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Financial Gaslighting

Financial abuse is a nightmare. Gaslighting is a nightmare.

Combine the two and you may just start to feel more than a little crazy and completely freaked out. 

Financial Gaslighting – Financial abuse often undermines your self-confidence regarding handling finances.  It can make you question whether you know how to manage your money. It can make you feel insecure about finances in general.  There are any number of ways you may be impacted by financial abuse beyond the obvious ones: ending up broke, in debt, with damaged credit, etc.  It’s likely you will have psychological scars as well as financial scars.  

If someone is gaslighting you, they manipulate and control you in a way that makes you question reality.  They may confuse you and make you feel like you are the problem.  What an awful feeling this can be.  If you are the victim of gaslighting and your perpetrator applies this technique to your financial situation, then you are being subjected to financial gaslighting.

Wow, double nightmare if ever there was one!

Let’s walk it back a bit and look at what this combination could look or feel like.

Suppose your partner goes out and spends money without your knowledge or approval. This could be financial abuse. Then suppose you find out, confront him, and he denies it. Then he manipulates you into believing he didn’t do it.  He might claim it didn’t happen at all. Or he may say that you were the one that spent the money or told him to spend it.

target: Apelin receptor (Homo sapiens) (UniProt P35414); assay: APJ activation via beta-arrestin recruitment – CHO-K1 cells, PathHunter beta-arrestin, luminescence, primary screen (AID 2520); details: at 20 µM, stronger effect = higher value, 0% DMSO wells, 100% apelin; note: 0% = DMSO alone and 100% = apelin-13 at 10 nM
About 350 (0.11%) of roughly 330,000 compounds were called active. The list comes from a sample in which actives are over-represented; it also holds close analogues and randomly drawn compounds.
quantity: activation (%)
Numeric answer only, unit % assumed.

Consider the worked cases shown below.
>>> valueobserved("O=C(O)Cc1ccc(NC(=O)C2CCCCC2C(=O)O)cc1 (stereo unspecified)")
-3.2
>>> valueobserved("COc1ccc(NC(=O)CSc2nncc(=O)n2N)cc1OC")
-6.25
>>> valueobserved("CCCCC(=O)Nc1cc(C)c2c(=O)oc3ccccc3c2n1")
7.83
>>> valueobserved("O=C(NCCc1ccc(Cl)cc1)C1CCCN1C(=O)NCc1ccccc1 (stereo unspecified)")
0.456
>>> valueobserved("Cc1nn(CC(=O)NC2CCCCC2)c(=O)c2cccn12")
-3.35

Remember, emotionally abusive people are masters of manipulation.  It may seem impossible that a person could twist the story to the point that you think you were the one who spent the money, but when a gaslighter is at work that’s exactly the type of thing they do.

They make you question yourself, your reality, everything you know to be true.

They make you feel crazy, like you’re losing your mind. And they convince you that you caused the problem. That’s gaslighting.  

Financial abuse is sometimes hard to detect. Combine it with gaslighting and the twists and turns of the abuser could make it almost impossible to figure out what is really happening.

If you find yourself questioning what happened or how it could have happened and your abuser is telling you different stories at different times, then it might be time to stand up and start to push back.  It would be wise to start tracking all your own spending. Then you can see when other charges appear on your credit card or bank account.